What would you say if the school systems of the nation refused to teach children about a subject that affected the entire population of the world for all of known history, and has been used both as a motivation to liberate, persecute, build and destroy nations? Would you not justifiably wonder at the ignorance and cowardice of the institutions that are supposed to be teaching our children? And yet no one seems to question the fact that our public schools systems by and large do not teach about the religious beliefs around which (and sometimes in spite of which) the moral structures we build our society upon rest. We ignore them entirely, and as a result, students have almost no understanding of what religions have taught or do teach, and which inform the actions of millions within the nation and billions outside of it. The result of this is a citizenry that is incapable of putting together the most rudimentary theological statements. They can neither examine nor defend a religious position, nor comprehend a religious text. They think all religious statements are opinions, on the level of “I like strawberry ice cream,” or “I’m a Chicago Bears fan.” They do not understand that for many of their fellow Americans, let alone the people of the world, religious faith is a matter beside which matters of life and death dwindle into insignificance. And because of that, we are unable to relate to our fellow humans.
You see, whether you believe that the Bible (or the Koran, or the Bhagavad-gita, etc.) is the Word of the Lord to Mankind or whether you believe it is the biggest pile of bullshit ever delivered — and certainly whether you like it or not (as if the world cares) — religion is, long-term, one of the most successful ideas in human history. There have been gods before there were nations, before there were states, possibly even before there were economies. This is why I don’t take anyone too seriously when they say that the death of religion is just around the corner. These people are at best the equivalent of the liberal who, after Richard Nixon’s 49-state sweep in 1968 said, “I don’t know how McGovern lost; I don’t know anyone who voted for Nixon.”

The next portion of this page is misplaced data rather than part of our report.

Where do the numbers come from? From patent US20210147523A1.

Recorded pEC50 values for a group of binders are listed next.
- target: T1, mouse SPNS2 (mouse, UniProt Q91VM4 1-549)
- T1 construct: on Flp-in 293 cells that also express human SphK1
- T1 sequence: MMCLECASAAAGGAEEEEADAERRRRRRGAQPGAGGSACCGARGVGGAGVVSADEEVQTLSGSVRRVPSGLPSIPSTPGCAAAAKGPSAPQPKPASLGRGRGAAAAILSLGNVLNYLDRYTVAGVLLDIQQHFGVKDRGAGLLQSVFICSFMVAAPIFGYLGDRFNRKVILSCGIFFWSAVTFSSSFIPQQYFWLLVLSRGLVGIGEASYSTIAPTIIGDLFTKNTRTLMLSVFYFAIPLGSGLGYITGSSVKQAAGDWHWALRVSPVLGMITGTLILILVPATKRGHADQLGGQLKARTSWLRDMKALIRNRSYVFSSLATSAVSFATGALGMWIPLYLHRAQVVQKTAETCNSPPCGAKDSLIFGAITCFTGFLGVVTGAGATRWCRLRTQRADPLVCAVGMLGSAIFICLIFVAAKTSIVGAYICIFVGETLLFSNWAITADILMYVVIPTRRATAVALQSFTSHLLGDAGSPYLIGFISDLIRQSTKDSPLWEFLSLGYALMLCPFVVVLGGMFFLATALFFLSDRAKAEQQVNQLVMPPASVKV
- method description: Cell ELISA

Further, until the day that religion does go away, there is no one on the planet who can logically fail to have a religious position. “I believe in God” is a religious position. “God is a fairy-tale” is a religious position. “I don’t know” is a religious position. And your religious position, once known, affects the behavior of other people with religious positions toward you. Even refusing to declare a religious position will do that.
Therefore, we are doing a grave disservice to our children, to say nothing of our nation as a whole, when we do not teach about religions. And why do we not teach about religion? Because we are petrified of the potential consequences. We are scared that our children will be exposed to religions we don’t agree with. Our children might turn Muslim. Or atheist. Or Christian. To which I can only say: if you are so worried that being exposed to religious ideas other than your own in a class for a year or two might cause your child to embrace another religion than the “true” one you are teaching in your home, then you must not be doing a very good job of being the (un)religious leader of your household. I think that’s a big fear behind our unwillingness to consider this idea. We’re worried that our kids might become one of those people.